The alleged killer of a New Zealand man stabbed to death in Pattaya, Thailand has changed his name to Andreas Karlsson and moved to the small town of Nynashamn.
In August last year, Mr. Robert Hollick, 43, from New Zealand was stabbed to death after a bar fight over a dog in Pattaya, Thailand.
Thai police arrested and charged Swedish man Andreas Ringvall with murder but the Swede was mysteriously allowed to leave the country while on bail last October. He never returned since. The situation has upset Hollick’s family. The New Zealand embassy was also informed of the situation.
In June 2013, Thai police requested the extradition of Ringvall from Sweden, or that he is tried for murder in his homeland.
Further investigations have revealed Ringvall has changed his name to Andreas Karlsson, a much more common Swedish surname. He is understood to be living in the small town of Nynashamn, which has a population of 13,000, and he is working there as a labourer.
Speaking to The Dominion Post, Ringvall’s stepfather, Stefan Uddebrant, said he was aware of what had happened in Thailand, but Ringvall refused to talk about it.
He had last spoken to him about five weeks ago and they did not discuss the situation.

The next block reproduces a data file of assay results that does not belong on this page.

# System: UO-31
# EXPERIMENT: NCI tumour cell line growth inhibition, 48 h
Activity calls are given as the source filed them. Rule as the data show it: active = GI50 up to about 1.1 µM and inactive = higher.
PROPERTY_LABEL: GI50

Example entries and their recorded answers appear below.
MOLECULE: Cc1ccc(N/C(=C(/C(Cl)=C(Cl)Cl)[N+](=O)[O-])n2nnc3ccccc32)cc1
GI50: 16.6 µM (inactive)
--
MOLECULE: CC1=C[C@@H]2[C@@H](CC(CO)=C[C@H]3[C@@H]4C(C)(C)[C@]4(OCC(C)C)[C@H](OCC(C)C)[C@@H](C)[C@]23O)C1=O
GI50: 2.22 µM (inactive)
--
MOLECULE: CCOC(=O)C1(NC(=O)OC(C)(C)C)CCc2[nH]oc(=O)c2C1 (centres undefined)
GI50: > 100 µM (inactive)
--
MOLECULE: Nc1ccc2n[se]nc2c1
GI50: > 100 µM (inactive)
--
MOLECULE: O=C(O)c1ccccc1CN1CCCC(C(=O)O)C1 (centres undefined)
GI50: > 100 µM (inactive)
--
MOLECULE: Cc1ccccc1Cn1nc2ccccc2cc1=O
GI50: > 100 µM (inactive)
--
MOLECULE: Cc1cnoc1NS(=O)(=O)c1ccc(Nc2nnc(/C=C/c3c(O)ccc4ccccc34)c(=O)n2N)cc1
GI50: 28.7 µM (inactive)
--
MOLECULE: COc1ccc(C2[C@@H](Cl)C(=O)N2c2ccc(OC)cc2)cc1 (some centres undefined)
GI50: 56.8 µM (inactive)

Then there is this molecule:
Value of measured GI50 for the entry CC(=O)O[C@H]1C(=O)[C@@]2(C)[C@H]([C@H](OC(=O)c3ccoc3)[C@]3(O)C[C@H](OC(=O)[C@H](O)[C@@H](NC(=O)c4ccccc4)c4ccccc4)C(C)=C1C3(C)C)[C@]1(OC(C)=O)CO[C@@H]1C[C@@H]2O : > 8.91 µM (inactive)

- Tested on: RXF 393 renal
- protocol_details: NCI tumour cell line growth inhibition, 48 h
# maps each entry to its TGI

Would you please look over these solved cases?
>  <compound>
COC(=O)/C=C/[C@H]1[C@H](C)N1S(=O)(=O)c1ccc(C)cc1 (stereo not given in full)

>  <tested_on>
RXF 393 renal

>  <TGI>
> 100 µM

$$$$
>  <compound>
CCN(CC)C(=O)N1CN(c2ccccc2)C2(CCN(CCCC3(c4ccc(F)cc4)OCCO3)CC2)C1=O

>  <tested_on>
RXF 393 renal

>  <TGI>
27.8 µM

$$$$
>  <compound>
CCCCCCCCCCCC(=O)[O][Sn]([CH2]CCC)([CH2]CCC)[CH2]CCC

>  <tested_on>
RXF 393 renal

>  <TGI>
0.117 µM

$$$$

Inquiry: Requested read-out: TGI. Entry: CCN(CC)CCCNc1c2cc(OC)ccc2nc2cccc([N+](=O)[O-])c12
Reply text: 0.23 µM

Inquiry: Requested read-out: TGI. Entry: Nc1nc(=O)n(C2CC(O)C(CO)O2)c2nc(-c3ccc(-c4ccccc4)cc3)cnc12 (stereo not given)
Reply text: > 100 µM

“The only person who could answer your questions is him. We don’t know what’s happened. Only him (sic) could answer your questions.”
A phone number for Ringvall went unanswered.
It is unlikely Ringvall will be sent back to Thailand, as no extradition treaty exists between the countries, but it is possible he could be charged in Sweden.
Police Colonel Superintendent Sinard Ajhanwong, of Thailand, said progress was being made on the case, but everything had to be done “officially”.
“Please understand, I’m doing my best in pursuing extradition. We will send the usual legal assistance, the case, to Sweden to trial him. The Nordic liaison officer in Bangkok has been asked to do this, too.”
Swedish National Police Board press secretary Dan Svanell confirmed they had been in contact with their Thai counterparts, but had no further comment to make about the investigation.
Mr Hollick’s mother, Anne Hollick, said she hoped Ringvall would be tried soon, as everything was becoming overwhelming.
“I do feel it will come to a trial because, obviously, he’s still in Sweden and they all know where he is. If he tries to leave, I’m sure they’ll know.”
In January, the Thai ambassador to New Zealand, Noppadon Theppitak, wrote to Ms. Hollick, reassuring her he would look into the matter.
“Though I have every confidence that all efforts are being made by the relevant authorities to see that justice is to be served as it should be, I can assure you that I will also do my best to see that the matter is resolved and justice can be brought to your family as soon as possible.”
A spokesman for Mr. Theppitak said on Thursday July 18 the ambassador had “no comment”.